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I get peanut butter from American whiskies sometimes. So maybe the Rittenhouse?

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9 minutes ago, Rafa said:

I get peanut butter from American whiskies sometimes. So maybe the Rittenhouse?

 

Do you mean marshmallows?

 

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Looking for something to do with some jalapeno-infused blanco tequila I made, I came across this recipe for the Lady Sniper: equal parts tequila, Cynar, and yellow Chartreuse, with a lemon twist.

I think as spec'ed I would've found the Lady Sniper too sweet, since I think of all three of its components as sweet. But I found the pepper in my tequila (which was considerably strong) held its own against the sweetness. I liked how, in the finish, the heat also stood toe-to-toe with the bitterness of the Cynar. 

A successful experiment. 

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Reading Amaroir?t=egulletcom-20&l=am2&o=1&a=160774748, so I automatically reached for my bottle of Cynar last night.

Little Italy (Audrey Saunders) with Rittenhouse rye, Cocchi vermouth di Torino, Cynar, brandied French griotte cherries (and a bit of the (boozy, kirsch-flavored) syrup from the cherries).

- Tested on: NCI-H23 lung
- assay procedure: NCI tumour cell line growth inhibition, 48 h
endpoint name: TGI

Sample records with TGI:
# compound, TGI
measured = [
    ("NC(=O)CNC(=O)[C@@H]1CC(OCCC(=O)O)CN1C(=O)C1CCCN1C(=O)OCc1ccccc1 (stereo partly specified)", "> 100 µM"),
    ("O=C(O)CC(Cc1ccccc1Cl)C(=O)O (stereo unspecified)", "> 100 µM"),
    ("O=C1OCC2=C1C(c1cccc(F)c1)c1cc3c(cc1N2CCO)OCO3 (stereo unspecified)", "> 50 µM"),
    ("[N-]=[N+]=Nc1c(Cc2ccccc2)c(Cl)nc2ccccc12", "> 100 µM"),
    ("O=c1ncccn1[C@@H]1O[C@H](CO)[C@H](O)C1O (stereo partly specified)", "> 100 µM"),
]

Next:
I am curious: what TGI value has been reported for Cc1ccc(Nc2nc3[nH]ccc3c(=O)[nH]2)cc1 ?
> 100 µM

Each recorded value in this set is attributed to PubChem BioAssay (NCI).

Little Italy (Audrey Saunders) with Rittenhouse rye, Cocchi vermouth di Torino, Cynar, brandied French griotte cherries

 

 

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I loved this one which I thought would be similar to the Little Italy, but actually has a different vibe. It's not as bitter and the orange in the Bigallet china-china is a great counterpoint for the Cynar. Really lovely. I used the Jerry Thomas' Own Decanter bitters has they have a very strong clove note.

 

Rock Beats Scissors (Ran Duan via Fred Yarm) with Michter's rye whiskey, Cynar, Bigallet china-china, Jerry Thomas' Own Decanter bitters.

 

Rock Beats Scissors (Ran Duan via Fred Yarm) with Michter's rye whiskey, Cynar, Bigallet china-china, Jerry Thomas' Own Decanter bitters #cocktail #cocktails #craftcocktails #rye #ryewhiskey #whiskey #chinachina #cynar